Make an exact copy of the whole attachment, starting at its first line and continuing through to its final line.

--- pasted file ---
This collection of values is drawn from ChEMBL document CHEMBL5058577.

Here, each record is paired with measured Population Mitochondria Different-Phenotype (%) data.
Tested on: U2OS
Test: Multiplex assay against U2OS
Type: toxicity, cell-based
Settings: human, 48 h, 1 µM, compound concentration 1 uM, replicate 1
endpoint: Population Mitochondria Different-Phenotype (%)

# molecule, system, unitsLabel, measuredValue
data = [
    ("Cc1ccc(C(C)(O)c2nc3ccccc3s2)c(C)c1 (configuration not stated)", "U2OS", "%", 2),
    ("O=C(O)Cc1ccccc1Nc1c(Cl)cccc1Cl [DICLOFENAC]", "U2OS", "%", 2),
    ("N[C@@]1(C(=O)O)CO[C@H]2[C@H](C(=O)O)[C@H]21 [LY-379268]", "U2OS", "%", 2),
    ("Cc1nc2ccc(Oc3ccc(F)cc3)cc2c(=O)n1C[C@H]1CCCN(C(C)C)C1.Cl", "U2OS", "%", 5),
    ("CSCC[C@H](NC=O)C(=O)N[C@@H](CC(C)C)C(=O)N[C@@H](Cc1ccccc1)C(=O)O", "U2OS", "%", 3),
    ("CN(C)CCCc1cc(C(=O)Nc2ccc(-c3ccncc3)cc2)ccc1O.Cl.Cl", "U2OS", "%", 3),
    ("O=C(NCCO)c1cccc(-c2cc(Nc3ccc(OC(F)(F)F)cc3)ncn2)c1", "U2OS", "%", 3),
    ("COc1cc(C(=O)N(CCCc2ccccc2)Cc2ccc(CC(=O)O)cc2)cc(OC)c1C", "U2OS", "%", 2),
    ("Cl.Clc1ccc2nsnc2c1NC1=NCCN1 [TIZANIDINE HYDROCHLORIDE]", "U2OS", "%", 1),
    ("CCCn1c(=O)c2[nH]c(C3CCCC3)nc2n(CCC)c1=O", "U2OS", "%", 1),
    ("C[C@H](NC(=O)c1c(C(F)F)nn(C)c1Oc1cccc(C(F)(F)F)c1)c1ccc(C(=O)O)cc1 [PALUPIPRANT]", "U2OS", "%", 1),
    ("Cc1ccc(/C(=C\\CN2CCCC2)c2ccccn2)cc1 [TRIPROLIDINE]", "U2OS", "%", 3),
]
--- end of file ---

This collection of values is drawn from ChEMBL document CHEMBL5058577.

Here, each record is paired with measured Population Mitochondria Different-Phenotype (%) data.
Tested on: U2OS
Test: Multiplex assay against U2OS
Type: toxicity, cell-based
Settings: human, 48 h, 1 µM, compound concentration 1 uM, replicate 1
endpoint: Population Mitochondria Different-Phenotype (%)

# molecule, system, unitsLabel, measuredValue
data = [
    ("Cc1ccc(C(C)(O)c2nc3ccccc3s2)c(C)c1 (configuration not stated)", "U2OS", "%", 2),
    ("O=C(O)Cc1ccccc1Nc1c(Cl)cccc1Cl [DICLOFENAC]", "U2OS", "%", 2),
    ("N[C@@]1(C(=O)O)CO[C@H]2[C@H](C(=O)O)[C@H]21 [LY-379268]", "U2OS", "%", 2),
    ("Cc1nc2ccc(Oc3ccc(F)cc3)cc2c(=O)n1C[C@H]1CCCN(C(C)C)C1.Cl", "U2OS", "%", 5),
    ("CSCC[C@H](NC=O)C(=O)N[C@@H](CC(C)C)C(=O)N[C@@H](Cc1ccccc1)C(=O)O", "U2OS", "%", 3),
    ("CN(C)CCCc1cc(C(=O)Nc2ccc(-c3ccncc3)cc2)ccc1O.Cl.Cl", "U2OS", "%", 3),
    ("O=C(NCCO)c1cccc(-c2cc(Nc3ccc(OC(F)(F)F)cc3)ncn2)c1", "U2OS", "%", 3),
    ("COc1cc(C(=O)N(CCCc2ccccc2)Cc2ccc(CC(=O)O)cc2)cc(OC)c1C", "U2OS", "%", 2),
    ("Cl.Clc1ccc2nsnc2c1NC1=NCCN1 [TIZANIDINE HYDROCHLORIDE]", "U2OS", "%", 1),
    ("CCCn1c(=O)c2[nH]c(C3CCCC3)nc2n(CCC)c1=O", "U2OS", "%", 1),
    ("C[C@H](NC(=O)c1c(C(F)F)nn(C)c1Oc1cccc(C(F)(F)F)c1)c1ccc(C(=O)O)cc1 [PALUPIPRANT]", "U2OS", "%", 1),
    ("Cc1ccc(/C(=C\\CN2CCCC2)c2ccccn2)cc1 [TRIPROLIDINE]", "U2OS", "%", 3),
]